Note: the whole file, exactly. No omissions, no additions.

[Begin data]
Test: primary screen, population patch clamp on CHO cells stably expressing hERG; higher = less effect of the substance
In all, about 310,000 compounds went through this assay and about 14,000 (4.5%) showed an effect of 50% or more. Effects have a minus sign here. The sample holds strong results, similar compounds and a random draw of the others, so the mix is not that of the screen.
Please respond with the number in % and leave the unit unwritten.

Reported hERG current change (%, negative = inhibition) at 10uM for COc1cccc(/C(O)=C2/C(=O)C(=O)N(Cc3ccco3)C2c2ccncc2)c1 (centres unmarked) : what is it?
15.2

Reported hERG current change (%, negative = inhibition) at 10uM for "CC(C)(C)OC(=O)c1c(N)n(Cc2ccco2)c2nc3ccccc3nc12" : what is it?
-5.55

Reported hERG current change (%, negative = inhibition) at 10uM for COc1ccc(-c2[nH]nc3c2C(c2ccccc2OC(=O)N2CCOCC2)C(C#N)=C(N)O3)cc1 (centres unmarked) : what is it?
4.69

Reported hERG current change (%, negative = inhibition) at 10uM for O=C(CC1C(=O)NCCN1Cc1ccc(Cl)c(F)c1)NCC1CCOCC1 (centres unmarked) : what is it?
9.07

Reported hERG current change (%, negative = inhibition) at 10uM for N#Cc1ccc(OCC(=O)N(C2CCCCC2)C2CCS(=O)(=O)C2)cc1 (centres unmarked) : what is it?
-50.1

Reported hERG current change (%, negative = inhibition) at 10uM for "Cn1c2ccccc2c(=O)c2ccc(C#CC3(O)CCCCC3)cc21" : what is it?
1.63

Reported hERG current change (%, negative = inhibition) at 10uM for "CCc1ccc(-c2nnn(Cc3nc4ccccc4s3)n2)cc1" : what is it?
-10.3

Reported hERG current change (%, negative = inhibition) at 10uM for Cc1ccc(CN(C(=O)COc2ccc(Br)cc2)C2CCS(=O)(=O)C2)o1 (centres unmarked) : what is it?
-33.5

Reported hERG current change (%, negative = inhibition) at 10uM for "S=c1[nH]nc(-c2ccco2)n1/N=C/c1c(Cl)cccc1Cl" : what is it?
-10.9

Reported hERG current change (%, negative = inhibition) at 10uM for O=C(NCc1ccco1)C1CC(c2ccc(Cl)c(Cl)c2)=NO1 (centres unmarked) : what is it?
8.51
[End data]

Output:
Test: primary screen, population patch clamp on CHO cells stably expressing hERG; higher = less effect of the substance
In all, about 310,000 compounds went through this assay and about 14,000 (4.5%) showed an effect of 50% or more. Effects have a minus sign here. The sample holds strong results, similar compounds and a random draw of the others, so the mix is not that of the screen.
Please respond with the number in % and leave the unit unwritten.

Reported hERG current change (%, negative = inhibition) at 10uM for COc1cccc(/C(O)=C2/C(=O)C(=O)N(Cc3ccco3)C2c2ccncc2)c1 (centres unmarked) : what is it?
15.2

Reported hERG current change (%, negative = inhibition) at 10uM for "CC(C)(C)OC(=O)c1c(N)n(Cc2ccco2)c2nc3ccccc3nc12" : what is it?
-5.55

Reported hERG current change (%, negative = inhibition) at 10uM for COc1ccc(-c2[nH]nc3c2C(c2ccccc2OC(=O)N2CCOCC2)C(C#N)=C(N)O3)cc1 (centres unmarked) : what is it?
4.69

Reported hERG current change (%, negative = inhibition) at 10uM for O=C(CC1C(=O)NCCN1Cc1ccc(Cl)c(F)c1)NCC1CCOCC1 (centres unmarked) : what is it?
9.07

Reported hERG current change (%, negative = inhibition) at 10uM for N#Cc1ccc(OCC(=O)N(C2CCCCC2)C2CCS(=O)(=O)C2)cc1 (centres unmarked) : what is it?
-50.1

Reported hERG current change (%, negative = inhibition) at 10uM for "Cn1c2ccccc2c(=O)c2ccc(C#CC3(O)CCCCC3)cc21" : what is it?
1.63

Reported hERG current change (%, negative = inhibition) at 10uM for "CCc1ccc(-c2nnn(Cc3nc4ccccc4s3)n2)cc1" : what is it?
-10.3

Reported hERG current change (%, negative = inhibition) at 10uM for Cc1ccc(CN(C(=O)COc2ccc(Br)cc2)C2CCS(=O)(=O)C2)o1 (centres unmarked) : what is it?
-33.5

Reported hERG current change (%, negative = inhibition) at 10uM for "S=c1[nH]nc(-c2ccco2)n1/N=C/c1c(Cl)cccc1Cl" : what is it?
-10.9

Reported hERG current change (%, negative = inhibition) at 10uM for O=C(NCc1ccco1)C1CC(c2ccc(Cl)c(Cl)c2)=NO1 (centres unmarked) : what is it?
8.51